Dave:  Well, that goes way back.  Ginsberg and a bunch of people had a scene going there, and it kind of got passed on, and eventually, a friend of mine, who later became Andrew Hoyem’s chief editor at his press, took over that apartment, and it continued then on through the ’60s into the ’70s as a sort of literary haunt.  Then, of course, it got sold out from under everybody when redevelopment took over that part of San Francisco.

Steve:  And it passed into literary history.

Dave:  Yeah.  The building’s still there.  I don’t even know who owns it now.

Steve:  Now, Auerhahn . . .  You had advertisements in most of the well – known poetry magazines at the time — like City Lights, Big Table, Poetry Magazine, and Evergreen Review.  How did that work out for

you ?  Did you feel that you got a lot of attention because they had seen Auerhahn Press advertised in these publications ?

Dave:  No. [laughing] You know, selling books in those days was just the bane of a printer’s and publisher’s life.  There was no easy way to get them out.

Steve:  I wonder how much that’s changed — probably very little.

Dave:  Probably very little.

Steve:  In terms of getting them out, that certainly has been made easier.  As a publisher of fine books, I should ask you what your opinion is of all this “online only” poetry that we’re seeing now, “the whole book versus the online” question ?

Dave:  Well, I think all the poetry that’s now on the Net is an incredibly good thing.  But I think . . .  There’re two ways that poetry can be presented.  One is verbally, the spoken word, which is almost always best in a venue with live people listening to a live person.  There’s a kind of thing that happens there.  And it doesn’t happen on the Internet.

Steve:  Right.  Well, poetry is born in the breath, I guess one could say.

Dave:  Yeah.  And the other way that poetry has always traditionally been presented is in book form — or as broadsides.  There has always been a tradition of presenting poetry in a kind of beautiful way.  Although, you know, a lot of the editions of poetry going back into the 18th and 19th centuries were not the greatest looking things.  But there’s a feel to that book, you know.  What I said to Olson one time when we did his book, “you know, there’s a heft to this.”  It’s the feel of the book itself and the look of the book itself.  But this has to do with my idea of the collaboration; that there’s all this energy coming from different directions and going towards different senses that’s there in a book.  And it ain’t there on the Internet, I’m sorry.

Steve:  Well, I know that you, in addition to being a publisher of finely printed, beautiful books . . .  I know that your love of poetry led you to organize and promote several poetry readings in the Bay Area that have gone on to become legendary events in themselves.  And so as an organizer of poetry readings, particularly the ones that you were involved with, you must have got a great sense of gratification from how those were received.

Dave:  What it was, was that it was an enormous amount of fun, especially in this atmosphere of these contending factions in the poetry scene.  It made it really interesting and fun!  I’ll never forget — I think it was the first one we had — we looked out and Kenneth Rexroth was in the audience.  He had been gone for quite a while, so he had not been involved at all with our press.  He was very hostile about it.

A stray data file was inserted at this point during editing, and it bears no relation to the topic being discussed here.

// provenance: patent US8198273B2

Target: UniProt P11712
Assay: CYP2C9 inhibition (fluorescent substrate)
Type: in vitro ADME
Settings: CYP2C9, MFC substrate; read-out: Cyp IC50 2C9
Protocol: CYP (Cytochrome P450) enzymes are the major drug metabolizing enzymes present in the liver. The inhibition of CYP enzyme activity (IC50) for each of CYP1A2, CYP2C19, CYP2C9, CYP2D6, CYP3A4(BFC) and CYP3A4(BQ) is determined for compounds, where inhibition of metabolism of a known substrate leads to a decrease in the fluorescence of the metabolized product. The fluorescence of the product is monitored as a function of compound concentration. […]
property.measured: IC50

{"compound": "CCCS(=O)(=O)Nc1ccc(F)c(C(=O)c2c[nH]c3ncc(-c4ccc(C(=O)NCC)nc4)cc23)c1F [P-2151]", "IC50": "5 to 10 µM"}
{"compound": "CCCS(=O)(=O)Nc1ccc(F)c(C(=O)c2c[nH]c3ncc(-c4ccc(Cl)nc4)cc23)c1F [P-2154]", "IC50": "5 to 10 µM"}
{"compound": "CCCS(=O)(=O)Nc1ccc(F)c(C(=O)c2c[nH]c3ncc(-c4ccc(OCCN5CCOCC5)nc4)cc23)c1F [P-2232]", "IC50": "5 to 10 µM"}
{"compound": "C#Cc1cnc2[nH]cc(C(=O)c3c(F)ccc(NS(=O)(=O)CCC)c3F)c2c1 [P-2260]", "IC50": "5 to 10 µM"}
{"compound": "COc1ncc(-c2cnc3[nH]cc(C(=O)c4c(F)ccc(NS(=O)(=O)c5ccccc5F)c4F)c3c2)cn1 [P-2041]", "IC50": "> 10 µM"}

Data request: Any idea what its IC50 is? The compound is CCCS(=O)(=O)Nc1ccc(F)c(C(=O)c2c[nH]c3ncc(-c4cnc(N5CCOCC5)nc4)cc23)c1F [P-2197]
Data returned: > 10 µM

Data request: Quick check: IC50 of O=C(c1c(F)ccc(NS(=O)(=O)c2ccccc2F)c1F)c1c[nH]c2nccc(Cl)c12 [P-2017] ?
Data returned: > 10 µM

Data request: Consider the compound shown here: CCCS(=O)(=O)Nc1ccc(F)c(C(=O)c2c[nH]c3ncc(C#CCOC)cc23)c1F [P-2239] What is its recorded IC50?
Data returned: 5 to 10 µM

Little things like that would go on.  But one of the things, too, is that there was a lot of showmanship

there.  I remember when we did the Mad Mammoth Monster Poetry Reading, we had a parade through the bohemian area of San Francisco.  There were these beautiful masks that were created by Bruce Conner and Bob LaVigne, and again, it was a big kind of collaborative thing.  It created a kind of warmth and feeling that I haven’t seen since.

Steve:  Those are rare times when the stars align in a way that . . .

Dave:  It was!  It was a miraculous time.

Steve:  And fortunately it’s been recorded by people, particularly like yourself, that have put it in print.  Now, I know that you’ve said to me — and others, I’m sure — that you don’t consider yourself a writer.  But at the University of Wichita in 1954, you were the first editor of the Sunflower Literary Review.

Dave:  Yes. [laughing ]

Steve:  And I wonder if you got a little bit of a taste for publishing, even unconsciously, then.

Dave:  Well, I probably did.  The whole thing was so, sort of disastrous that . . .  There was a very lively bohemia at that university, of all places, in Kansas, and some very good teachers in the English department and stuff like that.  It was a very small group of people.  It was like talking to yourself in a closet.

Steve:  Well, I have to admit I did go online and read from a manuscript entitled The Moon Eye and Other Poems, the poems that you were making at that point in time, and I enjoyed them very much.  So I think that . . .

Dave:  That was real juvenilia, let me tell you.

Steve:  But you know, there’s an honesty sometimes in juvenilia that is refreshing — an innocence, I think, would be just as much of a word.  But also you’ve done translations, too, haven’t you ?  I know you translated some Baudelaire.

Dave:  Yeah, I’ve done some.  But it’s spotty.  See, all of that I’ve always done as a total amateur.  Some of it I’m proud of, and some of it I’d just as soon is forgotten.  But I think in more recent years, I did just a group of translations of Baudelaire.  I’ve always thought Baudelaire is the greatest poet of our time.  And I did translations of just six of the shorter poems, the sonnets and that kind of poem.  And I’m very proud of those pieces.  I think they’re the best translations of those I’ve ever come across.  And I’m not a person who likes to, particularly, [laughs ] overestimate my ability, but . . .